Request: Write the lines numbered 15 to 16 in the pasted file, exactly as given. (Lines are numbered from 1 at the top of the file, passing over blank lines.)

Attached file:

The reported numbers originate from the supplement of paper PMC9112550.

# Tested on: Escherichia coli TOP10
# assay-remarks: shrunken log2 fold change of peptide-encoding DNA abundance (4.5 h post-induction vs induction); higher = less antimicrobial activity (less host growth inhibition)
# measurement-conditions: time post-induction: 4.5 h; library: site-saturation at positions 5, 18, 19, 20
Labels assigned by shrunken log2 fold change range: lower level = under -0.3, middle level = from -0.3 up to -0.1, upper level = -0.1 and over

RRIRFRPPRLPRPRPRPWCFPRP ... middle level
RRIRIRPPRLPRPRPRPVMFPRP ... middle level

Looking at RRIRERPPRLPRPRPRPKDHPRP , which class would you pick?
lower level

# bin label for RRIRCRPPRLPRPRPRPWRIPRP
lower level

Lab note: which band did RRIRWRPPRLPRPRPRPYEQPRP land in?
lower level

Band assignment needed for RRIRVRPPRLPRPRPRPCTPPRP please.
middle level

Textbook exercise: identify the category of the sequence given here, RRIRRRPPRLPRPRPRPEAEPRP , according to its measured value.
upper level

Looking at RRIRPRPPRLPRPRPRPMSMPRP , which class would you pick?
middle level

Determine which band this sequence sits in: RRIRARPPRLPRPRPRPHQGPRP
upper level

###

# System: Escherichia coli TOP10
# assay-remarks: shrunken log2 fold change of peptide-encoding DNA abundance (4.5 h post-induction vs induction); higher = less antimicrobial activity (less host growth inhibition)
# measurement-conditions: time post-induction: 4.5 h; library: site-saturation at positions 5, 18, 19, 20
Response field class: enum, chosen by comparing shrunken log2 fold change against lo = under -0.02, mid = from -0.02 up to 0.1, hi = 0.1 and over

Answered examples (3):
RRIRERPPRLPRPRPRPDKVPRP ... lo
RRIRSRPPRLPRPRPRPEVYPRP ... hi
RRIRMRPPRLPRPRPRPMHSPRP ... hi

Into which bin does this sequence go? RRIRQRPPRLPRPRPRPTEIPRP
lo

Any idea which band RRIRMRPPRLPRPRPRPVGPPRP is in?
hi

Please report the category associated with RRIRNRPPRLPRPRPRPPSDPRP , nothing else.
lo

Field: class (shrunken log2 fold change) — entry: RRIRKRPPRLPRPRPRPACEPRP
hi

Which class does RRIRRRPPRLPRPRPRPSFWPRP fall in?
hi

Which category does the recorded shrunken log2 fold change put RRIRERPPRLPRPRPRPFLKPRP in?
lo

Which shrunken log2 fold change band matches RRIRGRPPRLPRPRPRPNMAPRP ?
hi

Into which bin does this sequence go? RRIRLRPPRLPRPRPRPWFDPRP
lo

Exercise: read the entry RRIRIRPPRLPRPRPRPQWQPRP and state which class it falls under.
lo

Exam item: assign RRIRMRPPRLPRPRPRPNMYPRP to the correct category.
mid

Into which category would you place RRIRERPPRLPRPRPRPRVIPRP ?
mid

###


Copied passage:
middle level

Textbook exercise: identify the category of the sequence given here, RRIRRRPPRLPRPRPRPEAEPRP , according to its measured value.